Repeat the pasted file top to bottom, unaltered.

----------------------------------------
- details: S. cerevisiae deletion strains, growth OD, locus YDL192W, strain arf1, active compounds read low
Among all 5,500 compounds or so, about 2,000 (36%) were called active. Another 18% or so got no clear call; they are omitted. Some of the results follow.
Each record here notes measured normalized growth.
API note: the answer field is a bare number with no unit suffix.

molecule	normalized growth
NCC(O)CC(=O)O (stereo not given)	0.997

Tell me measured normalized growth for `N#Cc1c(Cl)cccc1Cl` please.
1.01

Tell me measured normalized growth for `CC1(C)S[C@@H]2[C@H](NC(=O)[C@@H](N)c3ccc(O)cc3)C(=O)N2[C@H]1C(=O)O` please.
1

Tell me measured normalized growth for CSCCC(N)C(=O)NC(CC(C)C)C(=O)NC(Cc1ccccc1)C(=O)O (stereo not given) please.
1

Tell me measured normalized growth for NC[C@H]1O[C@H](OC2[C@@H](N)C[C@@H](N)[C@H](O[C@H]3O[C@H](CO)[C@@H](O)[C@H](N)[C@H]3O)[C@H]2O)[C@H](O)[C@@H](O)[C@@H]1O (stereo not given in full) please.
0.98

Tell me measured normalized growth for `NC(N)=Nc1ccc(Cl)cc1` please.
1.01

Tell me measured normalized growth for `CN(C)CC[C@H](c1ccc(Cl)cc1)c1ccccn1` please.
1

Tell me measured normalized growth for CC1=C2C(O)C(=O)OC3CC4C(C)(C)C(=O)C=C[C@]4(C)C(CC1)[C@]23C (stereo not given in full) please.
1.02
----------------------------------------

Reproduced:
- details: S. cerevisiae deletion strains, growth OD, locus YDL192W, strain arf1, active compounds read low
Among all 5,500 compounds or so, about 2,000 (36%) were called active. Another 18% or so got no clear call; they are omitted. Some of the results follow.
Each record here notes measured normalized growth.
API note: the answer field is a bare number with no unit suffix.

molecule	normalized growth
NCC(O)CC(=O)O (stereo not given)	0.997

Tell me measured normalized growth for `N#Cc1c(Cl)cccc1Cl` please.
1.01

Tell me measured normalized growth for `CC1(C)S[C@@H]2[C@H](NC(=O)[C@@H](N)c3ccc(O)cc3)C(=O)N2[C@H]1C(=O)O` please.
1

Tell me measured normalized growth for CSCCC(N)C(=O)NC(CC(C)C)C(=O)NC(Cc1ccccc1)C(=O)O (stereo not given) please.
1

Tell me measured normalized growth for NC[C@H]1O[C@H](OC2[C@@H](N)C[C@@H](N)[C@H](O[C@H]3O[C@H](CO)[C@@H](O)[C@H](N)[C@H]3O)[C@H]2O)[C@H](O)[C@@H](O)[C@@H]1O (stereo not given in full) please.
0.98

Tell me measured normalized growth for `NC(N)=Nc1ccc(Cl)cc1` please.
1.01

Tell me measured normalized growth for `CN(C)CC[C@H](c1ccc(Cl)cc1)c1ccccn1` please.
1

Tell me measured normalized growth for CC1=C2C(O)C(=O)OC3CC4C(C)(C)C(=O)C=C[C@]4(C)C(CC1)[C@]23C (stereo not given in full) please.
1.02